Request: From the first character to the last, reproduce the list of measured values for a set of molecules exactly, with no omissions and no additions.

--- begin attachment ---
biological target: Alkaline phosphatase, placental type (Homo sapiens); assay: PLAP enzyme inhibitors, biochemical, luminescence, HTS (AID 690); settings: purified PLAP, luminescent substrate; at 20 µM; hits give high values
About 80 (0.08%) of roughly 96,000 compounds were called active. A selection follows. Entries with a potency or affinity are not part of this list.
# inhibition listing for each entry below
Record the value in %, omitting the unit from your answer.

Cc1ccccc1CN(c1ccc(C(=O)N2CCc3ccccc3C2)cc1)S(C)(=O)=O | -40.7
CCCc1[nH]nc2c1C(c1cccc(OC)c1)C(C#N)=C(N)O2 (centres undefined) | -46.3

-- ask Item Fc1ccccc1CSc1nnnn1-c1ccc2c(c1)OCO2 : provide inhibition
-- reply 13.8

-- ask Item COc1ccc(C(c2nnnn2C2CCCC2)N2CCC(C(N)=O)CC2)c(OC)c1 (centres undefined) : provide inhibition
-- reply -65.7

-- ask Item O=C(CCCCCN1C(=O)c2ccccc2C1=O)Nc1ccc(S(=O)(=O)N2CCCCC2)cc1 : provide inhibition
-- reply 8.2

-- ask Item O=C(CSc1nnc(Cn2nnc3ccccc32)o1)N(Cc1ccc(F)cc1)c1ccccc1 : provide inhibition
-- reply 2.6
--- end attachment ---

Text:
biological target: Alkaline phosphatase, placental type (Homo sapiens); assay: PLAP enzyme inhibitors, biochemical, luminescence, HTS (AID 690); settings: purified PLAP, luminescent substrate; at 20 µM; hits give high values
About 80 (0.08%) of roughly 96,000 compounds were called active. A selection follows. Entries with a potency or affinity are not part of this list.
# inhibition listing for each entry below
Record the value in %, omitting the unit from your answer.

Cc1ccccc1CN(c1ccc(C(=O)N2CCc3ccccc3C2)cc1)S(C)(=O)=O | -40.7
CCCc1[nH]nc2c1C(c1cccc(OC)c1)C(C#N)=C(N)O2 (centres undefined) | -46.3

-- ask Item Fc1ccccc1CSc1nnnn1-c1ccc2c(c1)OCO2 : provide inhibition
-- reply 13.8

-- ask Item COc1ccc(C(c2nnnn2C2CCCC2)N2CCC(C(N)=O)CC2)c(OC)c1 (centres undefined) : provide inhibition
-- reply -65.7

-- ask Item O=C(CCCCCN1C(=O)c2ccccc2C1=O)Nc1ccc(S(=O)(=O)N2CCCCC2)cc1 : provide inhibition
-- reply 8.2

-- ask Item O=C(CSc1nnc(Cn2nnc3ccccc32)o1)N(Cc1ccc(F)cc1)c1ccccc1 : provide inhibition
-- reply 2.6